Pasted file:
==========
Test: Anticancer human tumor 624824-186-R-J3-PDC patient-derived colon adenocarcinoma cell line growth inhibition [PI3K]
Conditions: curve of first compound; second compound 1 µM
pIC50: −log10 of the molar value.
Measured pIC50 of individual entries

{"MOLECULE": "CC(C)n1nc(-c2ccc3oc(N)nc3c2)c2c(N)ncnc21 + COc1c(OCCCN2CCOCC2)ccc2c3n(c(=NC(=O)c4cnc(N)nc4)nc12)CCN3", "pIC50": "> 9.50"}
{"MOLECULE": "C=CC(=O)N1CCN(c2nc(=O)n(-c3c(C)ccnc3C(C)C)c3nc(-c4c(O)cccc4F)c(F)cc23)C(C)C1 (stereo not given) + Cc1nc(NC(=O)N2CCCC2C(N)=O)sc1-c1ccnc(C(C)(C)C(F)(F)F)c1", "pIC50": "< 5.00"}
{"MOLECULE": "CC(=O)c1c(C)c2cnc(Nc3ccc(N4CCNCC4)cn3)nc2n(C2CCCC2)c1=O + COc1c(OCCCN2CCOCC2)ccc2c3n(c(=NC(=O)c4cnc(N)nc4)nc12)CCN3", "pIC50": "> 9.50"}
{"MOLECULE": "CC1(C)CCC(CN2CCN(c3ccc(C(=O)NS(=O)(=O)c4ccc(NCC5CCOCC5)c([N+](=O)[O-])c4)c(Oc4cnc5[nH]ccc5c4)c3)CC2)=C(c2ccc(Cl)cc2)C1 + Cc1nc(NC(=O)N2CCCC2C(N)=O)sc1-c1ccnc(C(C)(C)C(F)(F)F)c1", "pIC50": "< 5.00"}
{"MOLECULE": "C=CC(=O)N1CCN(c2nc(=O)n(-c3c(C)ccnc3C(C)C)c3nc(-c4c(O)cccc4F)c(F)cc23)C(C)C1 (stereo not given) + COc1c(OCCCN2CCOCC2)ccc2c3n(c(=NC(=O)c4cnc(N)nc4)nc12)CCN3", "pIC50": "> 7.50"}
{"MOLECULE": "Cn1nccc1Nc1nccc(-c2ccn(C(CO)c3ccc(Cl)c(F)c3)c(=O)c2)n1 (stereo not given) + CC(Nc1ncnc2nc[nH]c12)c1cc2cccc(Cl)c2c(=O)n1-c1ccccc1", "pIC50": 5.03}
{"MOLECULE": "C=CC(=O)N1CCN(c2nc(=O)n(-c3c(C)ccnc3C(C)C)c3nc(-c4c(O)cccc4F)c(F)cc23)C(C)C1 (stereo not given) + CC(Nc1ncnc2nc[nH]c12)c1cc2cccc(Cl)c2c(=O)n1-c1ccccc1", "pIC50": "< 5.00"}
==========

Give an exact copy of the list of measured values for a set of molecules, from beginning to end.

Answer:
Test: Anticancer human tumor 624824-186-R-J3-PDC patient-derived colon adenocarcinoma cell line growth inhibition [PI3K]
Conditions: curve of first compound; second compound 1 µM
pIC50: −log10 of the molar value.
Measured pIC50 of individual entries

{"MOLECULE": "CC(C)n1nc(-c2ccc3oc(N)nc3c2)c2c(N)ncnc21 + COc1c(OCCCN2CCOCC2)ccc2c3n(c(=NC(=O)c4cnc(N)nc4)nc12)CCN3", "pIC50": "> 9.50"}
{"MOLECULE": "C=CC(=O)N1CCN(c2nc(=O)n(-c3c(C)ccnc3C(C)C)c3nc(-c4c(O)cccc4F)c(F)cc23)C(C)C1 (stereo not given) + Cc1nc(NC(=O)N2CCCC2C(N)=O)sc1-c1ccnc(C(C)(C)C(F)(F)F)c1", "pIC50": "< 5.00"}
{"MOLECULE": "CC(=O)c1c(C)c2cnc(Nc3ccc(N4CCNCC4)cn3)nc2n(C2CCCC2)c1=O + COc1c(OCCCN2CCOCC2)ccc2c3n(c(=NC(=O)c4cnc(N)nc4)nc12)CCN3", "pIC50": "> 9.50"}
{"MOLECULE": "CC1(C)CCC(CN2CCN(c3ccc(C(=O)NS(=O)(=O)c4ccc(NCC5CCOCC5)c([N+](=O)[O-])c4)c(Oc4cnc5[nH]ccc5c4)c3)CC2)=C(c2ccc(Cl)cc2)C1 + Cc1nc(NC(=O)N2CCCC2C(N)=O)sc1-c1ccnc(C(C)(C)C(F)(F)F)c1", "pIC50": "< 5.00"}
{"MOLECULE": "C=CC(=O)N1CCN(c2nc(=O)n(-c3c(C)ccnc3C(C)C)c3nc(-c4c(O)cccc4F)c(F)cc23)C(C)C1 (stereo not given) + COc1c(OCCCN2CCOCC2)ccc2c3n(c(=NC(=O)c4cnc(N)nc4)nc12)CCN3", "pIC50": "> 7.50"}
{"MOLECULE": "Cn1nccc1Nc1nccc(-c2ccn(C(CO)c3ccc(Cl)c(F)c3)c(=O)c2)n1 (stereo not given) + CC(Nc1ncnc2nc[nH]c12)c1cc2cccc(Cl)c2c(=O)n1-c1ccccc1", "pIC50": 5.03}
{"MOLECULE": "C=CC(=O)N1CCN(c2nc(=O)n(-c3c(C)ccnc3C(C)C)c3nc(-c4c(O)cccc4F)c(F)cc23)C(C)C1 (stereo not given) + CC(Nc1ncnc2nc[nH]c12)c1cc2cccc(Cl)c2c(=O)n1-c1ccccc1", "pIC50": "< 5.00"}